He was horrified at the risk posed to memorials in St Saviour’s Church, Leicester in particular. A concern that was very well justified when the building was comprehensively vandalised and nearly all the memorials stolen.  Fortunately, thanks to Denis and Chris’s foresight, all of the memorials had been permanently recorded on film.

With his WMT colleague Chris Stephens, who had for many years been active in keeping an eye on the problem and where possible dealing with it, they were resolved to do something structured about this threat and came up with the idea of a “sanctuary” for memorials at risk.

After many hours of discussion with personnel from Heritage Lottery Fund and Churches Conservation Trust, the Project was formally born, funds were granted, a base was found at All Saint’s Church, Highcross Street, Leicester and a team of willing volunteer experts was gathered together.  The Project was on the road!


Chris Stephens MBE

Chris, with Denis Kenyon (see above), is the Project’s co-founder and is also one of the two Directors and Members of the ‘umbrella’ limited company. Chris has an almost encyclopaedic knowledge of Leicester’s religious, social and industrial past and is the Project’s key point of contact where religious buildings are concerned. Chris oversees the Project’s tenure at All Saint’s Church and he has many local connections.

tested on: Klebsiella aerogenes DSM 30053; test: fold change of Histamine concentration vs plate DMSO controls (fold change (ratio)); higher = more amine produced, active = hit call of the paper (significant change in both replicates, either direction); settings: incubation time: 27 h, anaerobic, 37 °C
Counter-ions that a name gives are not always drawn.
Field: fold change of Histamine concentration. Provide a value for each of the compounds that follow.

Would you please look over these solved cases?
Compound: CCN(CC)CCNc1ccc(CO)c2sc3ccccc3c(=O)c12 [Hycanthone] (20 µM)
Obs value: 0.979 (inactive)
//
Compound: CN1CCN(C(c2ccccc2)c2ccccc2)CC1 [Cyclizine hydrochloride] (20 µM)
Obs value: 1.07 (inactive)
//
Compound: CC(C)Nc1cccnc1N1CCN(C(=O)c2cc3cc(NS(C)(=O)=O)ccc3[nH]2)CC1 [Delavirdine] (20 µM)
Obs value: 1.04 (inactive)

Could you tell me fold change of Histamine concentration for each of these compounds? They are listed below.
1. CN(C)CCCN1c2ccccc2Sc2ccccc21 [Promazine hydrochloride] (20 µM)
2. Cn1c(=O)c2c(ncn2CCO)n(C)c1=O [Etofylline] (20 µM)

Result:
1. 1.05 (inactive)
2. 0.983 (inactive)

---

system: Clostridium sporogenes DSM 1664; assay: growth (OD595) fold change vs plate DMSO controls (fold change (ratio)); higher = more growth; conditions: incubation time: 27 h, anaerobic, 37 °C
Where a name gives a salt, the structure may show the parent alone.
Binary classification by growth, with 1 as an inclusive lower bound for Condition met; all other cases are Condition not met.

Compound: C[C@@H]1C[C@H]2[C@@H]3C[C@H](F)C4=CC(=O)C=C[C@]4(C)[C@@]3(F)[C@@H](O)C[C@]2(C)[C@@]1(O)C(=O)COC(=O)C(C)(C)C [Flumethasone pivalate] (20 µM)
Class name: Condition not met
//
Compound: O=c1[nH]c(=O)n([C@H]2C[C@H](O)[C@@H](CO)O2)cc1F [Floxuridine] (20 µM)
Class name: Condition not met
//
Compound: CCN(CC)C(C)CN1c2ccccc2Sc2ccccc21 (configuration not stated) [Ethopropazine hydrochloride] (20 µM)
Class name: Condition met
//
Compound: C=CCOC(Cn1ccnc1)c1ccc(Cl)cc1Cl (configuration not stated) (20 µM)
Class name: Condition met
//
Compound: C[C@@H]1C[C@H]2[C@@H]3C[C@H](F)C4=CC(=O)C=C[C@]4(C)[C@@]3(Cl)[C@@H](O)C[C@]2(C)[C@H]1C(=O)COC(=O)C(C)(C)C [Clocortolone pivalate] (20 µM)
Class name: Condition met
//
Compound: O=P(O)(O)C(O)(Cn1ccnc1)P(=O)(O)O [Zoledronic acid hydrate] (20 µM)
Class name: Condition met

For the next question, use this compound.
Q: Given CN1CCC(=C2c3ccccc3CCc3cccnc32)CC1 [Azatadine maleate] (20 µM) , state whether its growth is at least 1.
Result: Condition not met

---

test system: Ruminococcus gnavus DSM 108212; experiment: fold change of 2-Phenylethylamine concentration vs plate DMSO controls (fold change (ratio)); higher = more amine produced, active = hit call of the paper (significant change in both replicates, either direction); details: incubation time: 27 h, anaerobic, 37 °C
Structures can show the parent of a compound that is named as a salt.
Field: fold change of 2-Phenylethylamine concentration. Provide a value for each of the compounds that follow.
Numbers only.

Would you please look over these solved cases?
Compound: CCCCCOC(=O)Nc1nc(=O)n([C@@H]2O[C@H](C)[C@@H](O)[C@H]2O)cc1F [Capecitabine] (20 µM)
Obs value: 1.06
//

A former RSPCA inspector, in 2002 Chris was awarded an MBE for services to that organisation.

David and Valerie

David Humberston and Valerie Jacques

David and Valerie are avid and experienced researchers with a shared particular interest in World War One. Being fluent and extremely capable writers, David and Valerie assist the Project with its marketing material, content and design for leaflets and pamphlets etc. and are always on hand to share their invaluable knowledge and expertise. David and Valerie are the Chairman and Secretary respectively of the Leicestershire and Rutland Branch of the Western Front Association and run a successful annual Armistice Tour to Ypres each November.

Simon is a new member who joined after finding out about the organisation from Denis Kenyon. He is also Secretary of the East Midlands War Memorials Association, a new organisation that promotes the message of remembrance in the East Midlands through education. He has a keen interest in history, including local history, and is keen to ensure we continue to remember the sacrifices of those who have fought for our freedom.​

Simon currently works as a Press Officer for a Member of the European Parliament for the East Midlands.

Jackie helps with the Project’s social media and runs the Facebook page. She is also Secretary of the Friends of Welford Road Cemetery.